Radio and TV Talk

Rodney Ho covers TV and radio, from Atlanta’s stations to the hottest “American Idol" news.

Atlantans mesmerized by TruTV's 'Carbonaro Effect' debuting May 15

The illusions themselves would be neat on a stage. Disappearing out of the trunk of a car. Lifting a bowling ball out of a pizza-box-sized package. Turning a duck decoy into a real duck.

But Michael Carbonaro on TruTV's "The Carbonaro Effect,' debuting May 15 at 10 p.m., pulls these tricks off at the Georgian Terrace, an Atlanta shipping store and a local thrift store, respectively.  He spent several weeks earlier this years playing employees or random persons at various Atlanta locales, confounding and surprising dozens of unsuspecting locals.

His unassuming, nice-guy persona and improvisational skills helps make this show work. He's often so convincing, he makes customers believe his often absurdist patter. The live chick, he says, pops out of egg cartons every so often, no big deal. And he offered a"scientific" explanation about how they "invert the air" enabling the bowling ball to "fit" in a pizza box.  (See the clip)

"Nobody knows I'm a magician," Carbonaro said. "I'm a guy in the park. I'm a guy behind the bar. I'm a guy at a port-o-potty. I play kind of dumb."

A 32-year-old New Yorker, he said he enjoyed his time in Atlanta. "Everyone was so sweet and welcoming," he said. At the same time, "some folks are so polite, it was a challenge for me to open them up a bit."

Most people "fooled" by his tricks are cool with it once they are told what was going on. But at Pancho's Mexican restaurant on Buford Highway, he had a problem. "I pretended to be a guy who made table-side guacamole," he said. "As I cut open a guacamole, a live snake comes out. I convinced the customers that this is an ancient Mexican omen and means good luck for the rest of their lives." The customers loved the trick but told him adamantly they could not be on camera.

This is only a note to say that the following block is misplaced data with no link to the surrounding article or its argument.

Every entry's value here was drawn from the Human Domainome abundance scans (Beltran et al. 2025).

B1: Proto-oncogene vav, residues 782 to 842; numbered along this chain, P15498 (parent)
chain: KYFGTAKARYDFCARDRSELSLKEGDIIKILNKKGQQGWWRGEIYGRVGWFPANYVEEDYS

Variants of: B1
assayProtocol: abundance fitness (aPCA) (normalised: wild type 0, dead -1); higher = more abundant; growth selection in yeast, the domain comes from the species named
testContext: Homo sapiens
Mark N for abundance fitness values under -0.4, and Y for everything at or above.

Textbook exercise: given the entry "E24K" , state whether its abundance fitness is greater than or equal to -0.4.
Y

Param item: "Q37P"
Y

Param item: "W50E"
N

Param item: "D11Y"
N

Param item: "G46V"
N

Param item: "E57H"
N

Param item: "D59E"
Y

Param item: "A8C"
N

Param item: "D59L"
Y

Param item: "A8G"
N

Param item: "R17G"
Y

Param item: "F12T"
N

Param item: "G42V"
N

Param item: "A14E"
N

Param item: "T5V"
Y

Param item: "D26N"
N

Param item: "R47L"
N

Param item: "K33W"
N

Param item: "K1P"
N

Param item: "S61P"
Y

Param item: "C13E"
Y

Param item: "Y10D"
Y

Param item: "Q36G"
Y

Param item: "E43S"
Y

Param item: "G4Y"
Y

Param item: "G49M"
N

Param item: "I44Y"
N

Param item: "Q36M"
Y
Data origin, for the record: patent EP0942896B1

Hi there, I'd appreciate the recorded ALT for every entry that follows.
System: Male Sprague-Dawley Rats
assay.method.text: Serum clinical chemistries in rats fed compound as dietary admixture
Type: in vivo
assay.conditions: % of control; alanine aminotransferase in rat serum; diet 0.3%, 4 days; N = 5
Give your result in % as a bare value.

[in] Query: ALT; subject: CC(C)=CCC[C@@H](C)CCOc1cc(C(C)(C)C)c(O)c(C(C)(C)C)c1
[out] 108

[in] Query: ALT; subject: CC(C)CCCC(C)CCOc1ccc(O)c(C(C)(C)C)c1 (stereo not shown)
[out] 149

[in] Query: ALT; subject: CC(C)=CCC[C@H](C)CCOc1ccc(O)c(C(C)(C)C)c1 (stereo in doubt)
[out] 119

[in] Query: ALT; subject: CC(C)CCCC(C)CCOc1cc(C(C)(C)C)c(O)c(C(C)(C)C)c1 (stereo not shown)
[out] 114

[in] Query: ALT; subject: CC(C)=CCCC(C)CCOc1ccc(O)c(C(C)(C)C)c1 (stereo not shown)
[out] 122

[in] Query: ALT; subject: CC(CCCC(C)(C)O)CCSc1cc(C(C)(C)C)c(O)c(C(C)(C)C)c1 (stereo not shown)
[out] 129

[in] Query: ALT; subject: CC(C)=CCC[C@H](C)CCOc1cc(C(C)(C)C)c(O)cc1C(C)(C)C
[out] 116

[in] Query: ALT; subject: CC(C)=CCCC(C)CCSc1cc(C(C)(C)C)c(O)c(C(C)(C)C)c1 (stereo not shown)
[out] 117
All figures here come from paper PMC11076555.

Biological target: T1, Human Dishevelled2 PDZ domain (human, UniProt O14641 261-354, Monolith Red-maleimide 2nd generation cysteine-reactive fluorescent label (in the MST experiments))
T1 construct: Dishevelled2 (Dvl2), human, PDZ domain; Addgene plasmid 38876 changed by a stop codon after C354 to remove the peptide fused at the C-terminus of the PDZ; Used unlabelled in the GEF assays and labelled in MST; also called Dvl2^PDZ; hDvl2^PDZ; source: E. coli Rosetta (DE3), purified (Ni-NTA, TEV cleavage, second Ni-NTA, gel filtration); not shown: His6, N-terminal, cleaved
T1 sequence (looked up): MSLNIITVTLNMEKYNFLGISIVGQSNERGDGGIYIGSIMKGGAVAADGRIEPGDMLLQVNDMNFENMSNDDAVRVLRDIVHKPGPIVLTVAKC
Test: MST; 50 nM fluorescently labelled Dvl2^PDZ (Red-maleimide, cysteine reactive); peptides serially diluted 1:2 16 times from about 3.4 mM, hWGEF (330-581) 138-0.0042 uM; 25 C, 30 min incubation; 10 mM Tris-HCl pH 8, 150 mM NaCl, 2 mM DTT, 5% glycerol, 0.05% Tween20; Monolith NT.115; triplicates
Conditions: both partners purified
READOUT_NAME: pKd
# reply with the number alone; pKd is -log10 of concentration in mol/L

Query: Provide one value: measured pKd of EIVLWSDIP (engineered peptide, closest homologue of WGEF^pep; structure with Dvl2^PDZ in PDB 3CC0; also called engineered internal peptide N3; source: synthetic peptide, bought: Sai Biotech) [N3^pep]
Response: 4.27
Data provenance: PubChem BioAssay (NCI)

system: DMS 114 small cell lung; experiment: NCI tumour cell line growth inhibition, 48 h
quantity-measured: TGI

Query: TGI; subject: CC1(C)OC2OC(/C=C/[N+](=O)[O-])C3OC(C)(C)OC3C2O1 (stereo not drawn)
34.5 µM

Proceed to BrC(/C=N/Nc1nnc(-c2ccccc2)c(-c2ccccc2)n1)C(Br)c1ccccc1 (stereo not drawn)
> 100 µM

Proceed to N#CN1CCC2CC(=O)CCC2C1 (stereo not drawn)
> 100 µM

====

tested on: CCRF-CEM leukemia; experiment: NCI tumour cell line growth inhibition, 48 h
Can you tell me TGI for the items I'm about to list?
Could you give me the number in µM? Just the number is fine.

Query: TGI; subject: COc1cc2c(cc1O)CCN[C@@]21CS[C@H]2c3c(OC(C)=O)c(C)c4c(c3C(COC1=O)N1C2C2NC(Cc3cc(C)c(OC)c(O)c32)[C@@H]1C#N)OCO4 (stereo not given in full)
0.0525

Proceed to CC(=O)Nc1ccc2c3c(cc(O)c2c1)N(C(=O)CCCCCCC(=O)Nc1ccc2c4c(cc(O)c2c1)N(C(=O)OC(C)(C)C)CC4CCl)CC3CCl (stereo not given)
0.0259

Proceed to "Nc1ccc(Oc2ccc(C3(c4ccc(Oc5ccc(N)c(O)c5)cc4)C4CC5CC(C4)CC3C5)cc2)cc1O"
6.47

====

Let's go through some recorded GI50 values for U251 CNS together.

At first, he thought maybe they were in the witness protection program. But they admitted to him what the real issue was: they were having an affair.

TruTV, which is currently revamping its schedule, offered a teaser episode on April 1 and the reaction was so positive, Carbonaro was given a second season of 13 episodes even before the first season technically begins on May 15. (He will be going to different cities for the new season but plans a return trip to Georgia as well.)

Carbonaro, who looks a bit like actor Jay Baruchel, said he has been inspired for years by Allen Funt's ground-breaking hidden-camera show "Candid Camera," although it aired before he was born. ("I ordered all the DVDs," he said.) He began doing bits similar to what "The Carbonaro Effect' became for Jay Leno's "Tonight Show."

"He understands the creative process," Carbonaro said. "He trusted me."

Growing up on Long Island, he at first was fascinated by special effects and found a store that sold monster makeup but also carried magic tricks. "Magic is like special effects live," he said. A magician was soon born.  He admired David Copperfield.

Ultimately, he was so good at what he did, he was hired out for parties as a teen. In the end, he never had another job. In college, he studied acting and theater, which he feels makes him a better magician.

At the same time, he said he wanted to be an actor and a comedian as well. This show enables him to dabble in all three of his loves.

His field producer Steve Barron directed A-Ha's classic video "Take On Me" and Michael Jackson's "Billie Jean." "We're a match made in heaven," he said. "His videos were magical!"

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About the Author

Rodney Ho covers radio and television for the Atlanta Journal-Constitution.

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